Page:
Disclaimers

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  • The system used as an example in this architecture document is an adapted version of the Adventure Builder Reference application, which was developed in the context of the Java BluePrints program at Sun Microsystems. However, the architecture documented here does not reflect exactly the implementation provided by Sun.
    • To make it a more interesting and realistic example of an SOA solution, we made several assumptions about the business context and requirements of the system.
    • We have also added a few elements and relations that don't exist in Sun's implementation, and omitted others.
  • Always remember that the purpose of this software architecture document IS to:
    • Provide a good example of how to organize your architecture documentation.
    • Show what kinds of information (multiple views, interfaces, behavior, rationale) should be recorded when documenting a software architecture.
    • Show examples of different notations that can be used for different views.
  • Remember that the purpose of this software architecture document IS NOT to:
    • Provide an accurate design description of Sun's Adventure Builder system.
    • Show the best design alternative for each design decision in scope.
    • Provide guidelines for designing or implementing multi-tier, SOA, or Java EE systems.
    • Show all possible architecture views.
    • Show all possible alternative notations for a given piece of the document.
    • Show the best possible organization for a software architecture document. (You should compare the template provided here with your needs and adapt and evolve accordingly.)
    • Teach UML.
    • Teach Java EE.
  • Places where the documentation is not complete are marked with "TODO" or "TODO: <description of what's missing>". There are three reasons we left these TODOs in the document:
    • Real software architecture documents have TODOs. In practice, these documents are never complete. They should be updated as the system evolves. (The good reason.)
    • Completing that section would be too time consuming or take too much space, and would not add much to the goals of this exemplar architecture document. (The bad reason.)
    • The TODOs also work as places where visitors willing to learn more can practice architecture documentation. Because this is a wiki, you can sign in, complete that part of the documentation and remove the TODO. (The ugly reason.)
  • Likewise, some places in the documentation have 'TBD' (to be defined) to indicate that a design decision still has to be made.
  • If a section is marked as "N/A", it means the contents of that particular section are deemed not applicable or not necessary.
  • Many text segments (e.g., the description of an architecture element) show up replicated in more than one place. It's not a good idea to copy and paste text, because it's hard to keep consistency later. We were able to have such replication (which is convenient to readers) using transclusion.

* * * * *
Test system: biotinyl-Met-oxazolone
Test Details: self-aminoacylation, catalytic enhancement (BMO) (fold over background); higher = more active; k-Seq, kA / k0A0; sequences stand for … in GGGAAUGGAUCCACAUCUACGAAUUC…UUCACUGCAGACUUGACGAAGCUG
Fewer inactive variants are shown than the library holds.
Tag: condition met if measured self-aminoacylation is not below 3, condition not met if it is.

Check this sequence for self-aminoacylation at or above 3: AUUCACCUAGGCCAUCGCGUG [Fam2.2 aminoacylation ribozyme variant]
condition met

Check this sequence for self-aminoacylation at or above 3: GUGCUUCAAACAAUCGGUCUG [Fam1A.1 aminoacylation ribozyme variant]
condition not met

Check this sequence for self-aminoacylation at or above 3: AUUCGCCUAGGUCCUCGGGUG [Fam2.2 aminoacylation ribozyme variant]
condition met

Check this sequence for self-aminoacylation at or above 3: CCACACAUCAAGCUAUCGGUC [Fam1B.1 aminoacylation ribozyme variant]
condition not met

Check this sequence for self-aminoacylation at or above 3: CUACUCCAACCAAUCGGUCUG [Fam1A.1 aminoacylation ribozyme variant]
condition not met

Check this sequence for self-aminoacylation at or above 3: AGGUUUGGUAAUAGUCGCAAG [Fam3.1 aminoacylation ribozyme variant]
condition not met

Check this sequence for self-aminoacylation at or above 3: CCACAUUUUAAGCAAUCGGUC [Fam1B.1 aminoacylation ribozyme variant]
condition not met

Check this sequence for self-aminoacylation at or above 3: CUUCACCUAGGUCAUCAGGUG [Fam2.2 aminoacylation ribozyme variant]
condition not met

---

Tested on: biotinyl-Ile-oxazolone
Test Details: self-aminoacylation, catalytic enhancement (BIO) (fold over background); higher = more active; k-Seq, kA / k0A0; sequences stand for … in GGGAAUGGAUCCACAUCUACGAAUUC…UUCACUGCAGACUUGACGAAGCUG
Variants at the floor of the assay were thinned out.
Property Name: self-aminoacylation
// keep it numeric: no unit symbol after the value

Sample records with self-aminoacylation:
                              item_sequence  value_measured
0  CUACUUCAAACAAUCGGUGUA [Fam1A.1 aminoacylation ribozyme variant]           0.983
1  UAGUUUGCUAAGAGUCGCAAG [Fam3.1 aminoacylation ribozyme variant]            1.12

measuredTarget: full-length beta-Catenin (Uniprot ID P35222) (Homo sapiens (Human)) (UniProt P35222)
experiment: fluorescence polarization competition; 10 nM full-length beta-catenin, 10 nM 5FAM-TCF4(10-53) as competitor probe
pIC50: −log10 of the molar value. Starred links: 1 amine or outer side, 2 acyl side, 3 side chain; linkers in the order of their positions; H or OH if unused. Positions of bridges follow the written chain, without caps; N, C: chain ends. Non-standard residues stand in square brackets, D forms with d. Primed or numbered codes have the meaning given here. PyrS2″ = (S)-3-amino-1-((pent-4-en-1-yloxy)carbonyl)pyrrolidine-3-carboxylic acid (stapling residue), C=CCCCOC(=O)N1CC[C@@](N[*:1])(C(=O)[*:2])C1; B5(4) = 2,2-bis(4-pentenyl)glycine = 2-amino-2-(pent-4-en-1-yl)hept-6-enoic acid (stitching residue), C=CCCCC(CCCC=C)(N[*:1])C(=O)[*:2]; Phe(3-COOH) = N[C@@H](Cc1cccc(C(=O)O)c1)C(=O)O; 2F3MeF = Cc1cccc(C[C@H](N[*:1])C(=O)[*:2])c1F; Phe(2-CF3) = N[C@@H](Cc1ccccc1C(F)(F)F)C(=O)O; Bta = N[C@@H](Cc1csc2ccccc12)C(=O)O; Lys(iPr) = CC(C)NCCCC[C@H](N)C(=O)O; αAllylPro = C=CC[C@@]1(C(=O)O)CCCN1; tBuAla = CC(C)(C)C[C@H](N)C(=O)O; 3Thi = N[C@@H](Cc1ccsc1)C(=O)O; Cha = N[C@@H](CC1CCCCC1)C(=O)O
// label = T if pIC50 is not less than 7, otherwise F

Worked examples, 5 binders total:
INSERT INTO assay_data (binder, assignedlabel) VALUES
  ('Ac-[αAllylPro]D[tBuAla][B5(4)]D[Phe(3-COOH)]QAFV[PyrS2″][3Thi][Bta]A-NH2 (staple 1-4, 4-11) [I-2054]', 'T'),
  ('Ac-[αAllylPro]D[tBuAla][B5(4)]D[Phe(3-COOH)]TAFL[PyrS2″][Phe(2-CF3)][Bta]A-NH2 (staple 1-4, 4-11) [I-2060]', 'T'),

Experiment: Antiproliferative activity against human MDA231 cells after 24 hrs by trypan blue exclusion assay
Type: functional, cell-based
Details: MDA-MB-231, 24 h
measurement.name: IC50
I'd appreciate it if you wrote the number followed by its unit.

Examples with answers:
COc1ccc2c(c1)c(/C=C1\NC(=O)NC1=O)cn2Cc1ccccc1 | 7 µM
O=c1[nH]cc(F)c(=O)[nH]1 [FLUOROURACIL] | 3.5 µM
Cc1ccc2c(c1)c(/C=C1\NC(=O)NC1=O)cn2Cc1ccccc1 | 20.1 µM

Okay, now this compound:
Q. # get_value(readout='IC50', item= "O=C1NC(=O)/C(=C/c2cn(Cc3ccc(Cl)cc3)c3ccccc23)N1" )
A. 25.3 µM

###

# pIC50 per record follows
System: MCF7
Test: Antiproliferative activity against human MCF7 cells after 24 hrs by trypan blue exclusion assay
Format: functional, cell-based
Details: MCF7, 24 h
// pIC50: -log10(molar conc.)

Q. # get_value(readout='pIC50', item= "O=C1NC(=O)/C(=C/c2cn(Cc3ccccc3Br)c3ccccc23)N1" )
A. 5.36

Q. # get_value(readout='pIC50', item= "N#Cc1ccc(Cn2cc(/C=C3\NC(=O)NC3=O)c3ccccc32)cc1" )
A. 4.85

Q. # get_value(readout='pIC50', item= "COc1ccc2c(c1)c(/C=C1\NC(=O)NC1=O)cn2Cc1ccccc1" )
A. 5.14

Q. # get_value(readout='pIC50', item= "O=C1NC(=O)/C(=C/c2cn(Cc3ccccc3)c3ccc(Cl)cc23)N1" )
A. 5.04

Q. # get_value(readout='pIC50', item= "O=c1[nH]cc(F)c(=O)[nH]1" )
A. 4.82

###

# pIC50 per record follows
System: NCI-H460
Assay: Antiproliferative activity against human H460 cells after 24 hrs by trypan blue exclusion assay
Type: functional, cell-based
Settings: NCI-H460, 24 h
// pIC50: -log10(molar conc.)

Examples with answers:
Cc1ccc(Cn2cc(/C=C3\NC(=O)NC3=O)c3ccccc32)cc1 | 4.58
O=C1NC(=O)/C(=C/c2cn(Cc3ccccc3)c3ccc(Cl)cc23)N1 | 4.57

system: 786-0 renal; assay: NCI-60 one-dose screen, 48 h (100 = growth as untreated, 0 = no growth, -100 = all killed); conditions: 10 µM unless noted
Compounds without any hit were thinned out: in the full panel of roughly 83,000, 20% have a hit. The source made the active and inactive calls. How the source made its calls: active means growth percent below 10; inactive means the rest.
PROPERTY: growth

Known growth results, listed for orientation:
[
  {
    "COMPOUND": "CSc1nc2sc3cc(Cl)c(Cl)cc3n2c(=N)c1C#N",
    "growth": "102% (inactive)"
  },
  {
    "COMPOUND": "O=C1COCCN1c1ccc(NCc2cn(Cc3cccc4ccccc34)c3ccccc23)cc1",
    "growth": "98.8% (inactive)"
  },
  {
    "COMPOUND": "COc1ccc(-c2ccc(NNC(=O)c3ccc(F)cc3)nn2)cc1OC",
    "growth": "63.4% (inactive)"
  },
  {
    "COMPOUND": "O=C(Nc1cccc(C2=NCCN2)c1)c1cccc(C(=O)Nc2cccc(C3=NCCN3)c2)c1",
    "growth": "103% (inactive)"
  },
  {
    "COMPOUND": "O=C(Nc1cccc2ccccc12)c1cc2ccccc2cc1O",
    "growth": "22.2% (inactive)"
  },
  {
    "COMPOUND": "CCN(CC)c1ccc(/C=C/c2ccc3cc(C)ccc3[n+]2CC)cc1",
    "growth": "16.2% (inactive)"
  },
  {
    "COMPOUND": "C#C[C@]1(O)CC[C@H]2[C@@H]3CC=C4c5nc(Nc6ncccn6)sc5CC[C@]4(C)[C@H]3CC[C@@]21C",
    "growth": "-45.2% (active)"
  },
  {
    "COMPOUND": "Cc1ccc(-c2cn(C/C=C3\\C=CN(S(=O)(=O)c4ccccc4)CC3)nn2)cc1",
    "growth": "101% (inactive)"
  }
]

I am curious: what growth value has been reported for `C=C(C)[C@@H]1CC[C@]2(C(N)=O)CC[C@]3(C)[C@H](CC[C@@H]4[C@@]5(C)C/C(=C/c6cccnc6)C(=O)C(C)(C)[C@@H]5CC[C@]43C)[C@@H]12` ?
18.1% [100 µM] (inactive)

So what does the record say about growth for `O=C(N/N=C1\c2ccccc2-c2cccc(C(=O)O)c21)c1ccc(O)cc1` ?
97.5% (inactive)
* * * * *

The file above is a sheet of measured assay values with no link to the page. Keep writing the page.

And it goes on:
• In a couple of views we created two versions of the primary presentation diagram, one in UML and the other using informal notation. In a real architecture document, you would almost never spend time doing that. The goal here was to generate discussion of what notation works better for different stakeholders.
  • Any diagram shows one (of many) possible depiction of the design. If you have suggestions on how to improve any of the diagrams, please let us know.
  • Each view has a context diagram subsection. The purpose of the context diagram is to show what is in scope and what is external to the system (or the part of the system shown in that view). Instead of a diagram, this subsection may contain:
    • a pointer to a context diagram in another view in case two views share the same context
    • "N/A" in case:
      • a context diagram is deemed unnecessary for that view (example)
      • the primary presentation already explicitly identifies the external elements via a color coding (example)
      • the primary presentation explicitly shows the boundary of the system (example)
  • UML diagrams assume the reader is familiar with the UML notation.
    • In a few UML diagrams we provided a more detailed key showing the UML symbols being used.
    • Where we use a UML <<stereotype>> that is not self-explanatory, there is a note in the key comment box.
  • The language in the architecture documentation is more informal than in the main chapters of the DSA book. Like a real technical document produced by a software architect, this SAD has lots of technical terms, internal jargon, and acronyms. It may also have typos and grammatical errors.
  • There are pros and cons in using wikis in software projects, so it may or may not be a good idea depending on skills and tools available, documentation requirements, team distribution, development process and other variables.
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